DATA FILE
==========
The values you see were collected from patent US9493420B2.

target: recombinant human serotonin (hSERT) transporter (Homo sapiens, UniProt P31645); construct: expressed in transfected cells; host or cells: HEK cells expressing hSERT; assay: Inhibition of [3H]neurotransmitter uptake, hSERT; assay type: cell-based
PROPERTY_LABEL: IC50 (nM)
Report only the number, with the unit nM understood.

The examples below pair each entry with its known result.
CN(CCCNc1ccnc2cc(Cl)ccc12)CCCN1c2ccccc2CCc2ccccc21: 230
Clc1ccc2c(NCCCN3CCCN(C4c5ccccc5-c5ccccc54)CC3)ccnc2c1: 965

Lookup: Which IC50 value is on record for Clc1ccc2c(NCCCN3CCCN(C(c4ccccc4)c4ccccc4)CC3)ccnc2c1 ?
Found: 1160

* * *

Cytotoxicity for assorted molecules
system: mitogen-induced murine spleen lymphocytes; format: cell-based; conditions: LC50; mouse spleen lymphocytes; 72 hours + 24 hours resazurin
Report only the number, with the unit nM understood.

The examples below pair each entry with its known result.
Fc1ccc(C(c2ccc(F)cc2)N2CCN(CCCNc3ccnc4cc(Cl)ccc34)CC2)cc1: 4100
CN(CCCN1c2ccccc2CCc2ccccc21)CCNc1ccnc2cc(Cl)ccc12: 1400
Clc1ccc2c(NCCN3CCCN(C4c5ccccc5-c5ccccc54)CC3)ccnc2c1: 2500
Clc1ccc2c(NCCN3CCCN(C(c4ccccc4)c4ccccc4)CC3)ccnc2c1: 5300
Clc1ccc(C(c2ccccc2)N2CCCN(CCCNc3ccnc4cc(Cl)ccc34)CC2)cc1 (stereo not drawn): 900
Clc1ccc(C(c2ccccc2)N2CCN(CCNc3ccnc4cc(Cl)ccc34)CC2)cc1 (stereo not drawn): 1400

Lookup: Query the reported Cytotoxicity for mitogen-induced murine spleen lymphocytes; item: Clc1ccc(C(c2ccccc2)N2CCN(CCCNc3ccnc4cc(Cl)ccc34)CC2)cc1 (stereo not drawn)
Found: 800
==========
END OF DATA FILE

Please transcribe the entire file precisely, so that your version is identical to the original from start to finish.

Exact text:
The values you see were collected from patent US9493420B2.

target: recombinant human serotonin (hSERT) transporter (Homo sapiens, UniProt P31645); construct: expressed in transfected cells; host or cells: HEK cells expressing hSERT; assay: Inhibition of [3H]neurotransmitter uptake, hSERT; assay type: cell-based
PROPERTY_LABEL: IC50 (nM)
Report only the number, with the unit nM understood.

The examples below pair each entry with its known result.
CN(CCCNc1ccnc2cc(Cl)ccc12)CCCN1c2ccccc2CCc2ccccc21: 230
Clc1ccc2c(NCCCN3CCCN(C4c5ccccc5-c5ccccc54)CC3)ccnc2c1: 965

Lookup: Which IC50 value is on record for Clc1ccc2c(NCCCN3CCCN(C(c4ccccc4)c4ccccc4)CC3)ccnc2c1 ?
Found: 1160

* * *

Cytotoxicity for assorted molecules
system: mitogen-induced murine spleen lymphocytes; format: cell-based; conditions: LC50; mouse spleen lymphocytes; 72 hours + 24 hours resazurin
Report only the number, with the unit nM understood.

The examples below pair each entry with its known result.
Fc1ccc(C(c2ccc(F)cc2)N2CCN(CCCNc3ccnc4cc(Cl)ccc34)CC2)cc1: 4100
CN(CCCN1c2ccccc2CCc2ccccc21)CCNc1ccnc2cc(Cl)ccc12: 1400
Clc1ccc2c(NCCN3CCCN(C4c5ccccc5-c5ccccc54)CC3)ccnc2c1: 2500
Clc1ccc2c(NCCN3CCCN(C(c4ccccc4)c4ccccc4)CC3)ccnc2c1: 5300
Clc1ccc(C(c2ccccc2)N2CCCN(CCCNc3ccnc4cc(Cl)ccc34)CC2)cc1 (stereo not drawn): 900
Clc1ccc(C(c2ccccc2)N2CCN(CCNc3ccnc4cc(Cl)ccc34)CC2)cc1 (stereo not drawn): 1400

Lookup: Query the reported Cytotoxicity for mitogen-induced murine spleen lymphocytes; item: Clc1ccc(C(c2ccccc2)N2CCN(CCCNc3ccnc4cc(Cl)ccc34)CC2)cc1 (stereo not drawn)
Found: 800